Work of the Week: Critter

Written by: Emily Sabens, Public Relations Intern

What is this creature? A bear? A dog? A hippopotamus?

Researchers aren’t entirely sure what “Critter” represents. They do know, though, that it was made by the ancestors of the Bamana people.

Unidentified artist. Critter, 1550-1650. Formed and sculpted terracotta. 5.06 x 4.19 x 10.5 inches. David Owsley Museum of Art. Loaned from the David T. Owsley Collection. L2009.009.065

The Bamana live in Bankoni, located about six miles from the capital of Mali in Western Africa. Most Bamana are farmers, but many also choose to specialize in commerce, hunting, herbal medicine and even the arts.

The group has a rich artistic history. Artists over the years have produced woven cloths and wrought iron figures. They also create traditional masks, which are then used in community and educational events.

The Bankoni also frequently make sculptures and pottery. Male sculptors traditionally work in iron and wood while female sculptors generally work in clay.

While Bankoni is the city in which the Bamana live, it also can refer to the style of art the Bamana’s ancestors made. Bankoni art refers to a style of figure with tubular shapes, rounded edges and fluid contours. Bankoni art reflects the properties of the soft clay that is used to form these objects.  

“Critter” is a perfect example of a Bankoni work. Its legs, body and head all are made of tubular shapes. All of its edges are rounded. And its limbs and body form fluidly together.

Visit the David Owsley Museum of Art today to see “Critter,” lent to the museum by David Owsley. And be sure to check out the rest of our vast collection.




Written by: Emily Sabens, Public Relations Intern

In March of 2016, the National Museum of Women in the Arts launched a social media campaign in honor of Women’s History Month. They asked what seemed like a simple question: “Can you name five women artists off the top of your head?” But many were unable to––even those who worked in the arts. The challenge brought shock, elicited a challenge and started a global conversation about female participation in the arts.

The museum continued the campaign in 2017, with 520 arts and cultural organizations from all seven continents and 30 countries recognizing the works of female artists. The challenge began again this March, with museums and organizations across the world shining a light on women who have made significant impacts in the arts.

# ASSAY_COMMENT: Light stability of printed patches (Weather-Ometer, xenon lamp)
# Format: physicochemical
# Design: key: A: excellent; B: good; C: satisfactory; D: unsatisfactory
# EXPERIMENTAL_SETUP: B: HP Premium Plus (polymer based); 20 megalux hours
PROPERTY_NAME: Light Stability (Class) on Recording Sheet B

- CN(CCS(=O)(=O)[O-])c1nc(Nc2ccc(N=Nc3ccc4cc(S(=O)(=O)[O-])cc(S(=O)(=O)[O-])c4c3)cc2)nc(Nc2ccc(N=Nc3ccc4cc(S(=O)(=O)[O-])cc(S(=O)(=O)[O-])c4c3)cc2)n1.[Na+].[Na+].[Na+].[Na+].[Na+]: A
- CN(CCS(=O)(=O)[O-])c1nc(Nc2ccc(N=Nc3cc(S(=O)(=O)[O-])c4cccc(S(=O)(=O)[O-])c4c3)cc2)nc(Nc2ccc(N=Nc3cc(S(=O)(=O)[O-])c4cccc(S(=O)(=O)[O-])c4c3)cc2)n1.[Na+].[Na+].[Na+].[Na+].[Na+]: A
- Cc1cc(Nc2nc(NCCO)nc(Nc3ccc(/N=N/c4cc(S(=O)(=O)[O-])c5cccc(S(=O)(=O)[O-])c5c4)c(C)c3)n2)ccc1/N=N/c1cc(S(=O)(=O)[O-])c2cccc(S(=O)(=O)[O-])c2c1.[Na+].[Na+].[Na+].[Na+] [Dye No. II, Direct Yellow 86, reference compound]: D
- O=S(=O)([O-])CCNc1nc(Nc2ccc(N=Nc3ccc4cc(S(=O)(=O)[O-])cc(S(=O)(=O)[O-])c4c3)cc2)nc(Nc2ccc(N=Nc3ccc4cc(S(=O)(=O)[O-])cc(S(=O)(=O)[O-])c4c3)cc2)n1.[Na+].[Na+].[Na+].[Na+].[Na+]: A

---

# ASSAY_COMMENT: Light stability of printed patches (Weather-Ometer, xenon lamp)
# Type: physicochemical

Here at the David Owsley Museum of Art, we are honored to house many artworks produced by talented female artists who have made significant strides. In honor of the #5WomenArtists challenge, here are five inspirational women whose art is available to see at DOMA.

Christina Ramberg

Christina Ramberg (1946-1995) is an American painter who was part of the Chicago Imagists, a group of representational artists who attended the School of the Art Institute of Chicago in the 1960s. Ramberg’s works often featured female bodies, constricted by clothing and forced into odd, irregular poses. The New York Times called Ramberg’s works “comic, formally elegant and erotically sinister.”

Photo provided by Women Artists on Facebook

Debbie Ma

Born in the Phillipines and of Chinese descent, Debbie Ma (1957-    ) is both a fine artist and graphic artist whose works have graced products of many major cosmetic companies. For many years, she has worked in her studio in New York City. Ma has painted since she was a child, and her experiences in graphic design often translate into her paintings.

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Photo provided by DMD Contemporary

Lee Krasner

One of the most well-known artists in our collection, Lee Krasner (1908-1984) helped break gender stereotypes during the male-dominated Abstract Expressionist movement. Although sometimes better-known for being artist Jackson Pollock’s wife, Krasner was a highly talented artist who painted boldly and expressively.

Photo provided by the Begovich Gallery on Facebook

Esphyr Slobodkina

Russian artist Esphyr Slobodkina (1908-2002) was a highly recognized artist, author and children’s book illustrator. She is most well-known for writing and illustrating her book “Caps for Sale,” which is regarded as a children’s classic. Slobodkina also created unique abstract paintings, which are housed in numerous institutions across the U.S.